While all of her food is delicious (Jean-Georges calls it “amazing”), ramp kimchi is a springtime release for which regulars wait all year. What began as a request from chef Ian Redshaw has grown so popular that Naylor now buys as many as 14,000 ramps each spring. Unlike many of the ingredients she uses for her cooking, she does not grow the ramps herself, as they can take years to cultivate. In lieu of growing them, you usually have to find a source, and Naylor is thrilled with hers, as the ramps resemble the beautiful ones she remembers from Korea. No, the grandfather-granddaughter team who forages them for her won’t tell you where in the mountains they find them.

She makes kimchi from the ramps using the traditional Korean method she learned from her mother. Part of its appeal is that unlike many vegetables used for kimchi, ramps are so assertive. The earthy and garlicky notes of the ramps join the sweetness, sourness, heat, and umami of the marinade, to yield a new flavor unlike any other kimchi.

While there are many uses for it, ramp kimchi has a special history with sandwiches, even propelling one to the 2016 Dish of the Year. Naylor herself likes to start the day with a fried egg and ramp kimchi on an English muffin. For our sandwich, we made a ramp kimchi aioli. Chopped finely and blended with mayo, the kimchi made a salty, spicy, tangy, umami-rich spread to lather on a three-foot-long roll. Pile atop Bernardo’s tender smoky lamb, and what more do you need?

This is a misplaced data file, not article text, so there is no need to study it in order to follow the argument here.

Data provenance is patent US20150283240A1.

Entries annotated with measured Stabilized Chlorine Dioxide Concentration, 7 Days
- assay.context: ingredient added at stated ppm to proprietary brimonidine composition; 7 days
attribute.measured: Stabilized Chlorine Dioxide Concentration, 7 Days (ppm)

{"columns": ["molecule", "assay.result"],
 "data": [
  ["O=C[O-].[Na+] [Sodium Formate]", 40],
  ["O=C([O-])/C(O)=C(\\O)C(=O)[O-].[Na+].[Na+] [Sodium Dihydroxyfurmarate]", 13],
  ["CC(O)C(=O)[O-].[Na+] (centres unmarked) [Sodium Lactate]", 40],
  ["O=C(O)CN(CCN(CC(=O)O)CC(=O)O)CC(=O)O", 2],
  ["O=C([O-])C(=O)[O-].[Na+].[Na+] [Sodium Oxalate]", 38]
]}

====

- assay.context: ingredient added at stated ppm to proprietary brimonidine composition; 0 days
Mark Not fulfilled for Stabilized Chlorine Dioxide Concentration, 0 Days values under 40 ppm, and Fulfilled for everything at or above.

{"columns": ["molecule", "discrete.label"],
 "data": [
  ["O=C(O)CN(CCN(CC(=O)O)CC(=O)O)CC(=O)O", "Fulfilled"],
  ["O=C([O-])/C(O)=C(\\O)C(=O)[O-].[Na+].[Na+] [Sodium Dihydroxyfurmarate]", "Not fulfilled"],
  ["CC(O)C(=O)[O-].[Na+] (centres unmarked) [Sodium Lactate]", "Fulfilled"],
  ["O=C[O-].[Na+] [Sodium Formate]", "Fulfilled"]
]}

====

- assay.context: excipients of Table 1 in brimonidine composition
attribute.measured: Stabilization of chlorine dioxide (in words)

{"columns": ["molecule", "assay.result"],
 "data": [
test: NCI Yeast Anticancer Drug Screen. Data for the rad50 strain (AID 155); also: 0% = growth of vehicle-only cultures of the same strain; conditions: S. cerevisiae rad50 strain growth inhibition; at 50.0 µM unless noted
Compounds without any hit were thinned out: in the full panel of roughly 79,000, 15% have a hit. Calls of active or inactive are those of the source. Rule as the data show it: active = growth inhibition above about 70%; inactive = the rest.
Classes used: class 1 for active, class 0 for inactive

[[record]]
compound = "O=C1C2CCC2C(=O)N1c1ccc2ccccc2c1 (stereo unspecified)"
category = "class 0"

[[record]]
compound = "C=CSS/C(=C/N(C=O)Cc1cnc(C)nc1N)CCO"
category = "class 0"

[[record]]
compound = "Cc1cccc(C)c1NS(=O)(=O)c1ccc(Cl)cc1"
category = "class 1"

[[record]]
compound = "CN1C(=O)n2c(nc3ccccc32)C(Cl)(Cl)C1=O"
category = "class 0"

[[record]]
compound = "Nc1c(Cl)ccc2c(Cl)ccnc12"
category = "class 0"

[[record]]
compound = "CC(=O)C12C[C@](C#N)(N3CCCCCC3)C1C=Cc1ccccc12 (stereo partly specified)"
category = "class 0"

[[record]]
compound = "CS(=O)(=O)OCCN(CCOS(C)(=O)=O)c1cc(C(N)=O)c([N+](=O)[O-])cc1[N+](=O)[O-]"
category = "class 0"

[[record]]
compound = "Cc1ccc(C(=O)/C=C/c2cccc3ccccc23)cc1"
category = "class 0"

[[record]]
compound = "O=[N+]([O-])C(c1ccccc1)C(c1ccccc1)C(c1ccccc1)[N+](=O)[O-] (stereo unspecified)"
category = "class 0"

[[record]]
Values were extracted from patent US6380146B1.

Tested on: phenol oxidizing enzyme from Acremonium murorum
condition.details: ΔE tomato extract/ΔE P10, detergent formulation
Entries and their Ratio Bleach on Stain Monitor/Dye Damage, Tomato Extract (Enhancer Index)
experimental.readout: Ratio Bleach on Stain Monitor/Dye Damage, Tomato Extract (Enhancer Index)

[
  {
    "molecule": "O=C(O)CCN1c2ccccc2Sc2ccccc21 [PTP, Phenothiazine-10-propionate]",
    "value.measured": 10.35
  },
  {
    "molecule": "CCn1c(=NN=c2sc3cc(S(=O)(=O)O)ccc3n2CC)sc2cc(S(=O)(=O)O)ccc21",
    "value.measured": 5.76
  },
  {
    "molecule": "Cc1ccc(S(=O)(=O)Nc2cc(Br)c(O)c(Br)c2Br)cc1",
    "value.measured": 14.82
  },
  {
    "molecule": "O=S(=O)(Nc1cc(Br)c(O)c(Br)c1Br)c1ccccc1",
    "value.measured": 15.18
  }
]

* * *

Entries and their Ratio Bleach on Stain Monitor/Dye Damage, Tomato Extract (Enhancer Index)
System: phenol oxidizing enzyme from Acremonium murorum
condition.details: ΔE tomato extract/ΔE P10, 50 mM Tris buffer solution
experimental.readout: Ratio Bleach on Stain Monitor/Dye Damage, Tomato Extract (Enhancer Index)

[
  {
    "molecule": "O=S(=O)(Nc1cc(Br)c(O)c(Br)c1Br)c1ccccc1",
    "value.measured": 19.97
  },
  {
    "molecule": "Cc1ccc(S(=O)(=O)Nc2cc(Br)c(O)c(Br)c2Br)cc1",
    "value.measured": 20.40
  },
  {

Board on loan from The Catering Outfit.

And, since it was Spring, there were of course strawberries. Ours were in the form of a strawberry and pistachio tart from Cou Cou Rachou.

A beautiful spring evening.

Olla Café and Bar: A Passionate Chef Living his Dream in Stafford, Virginia

Nothing to see here. Just Juaquin living the American Dream.

I love finding places like this when traveling for kids’ sports. Food has been Juaquin Alfaro’s passion for all his life. After growing up in Costa Rica and El Salvador, he spent five years training in Spain, before coming to the United States. Here in the U.S., he cooked for Marriott hotels for fourteen years, dreaming of one day opening his own place.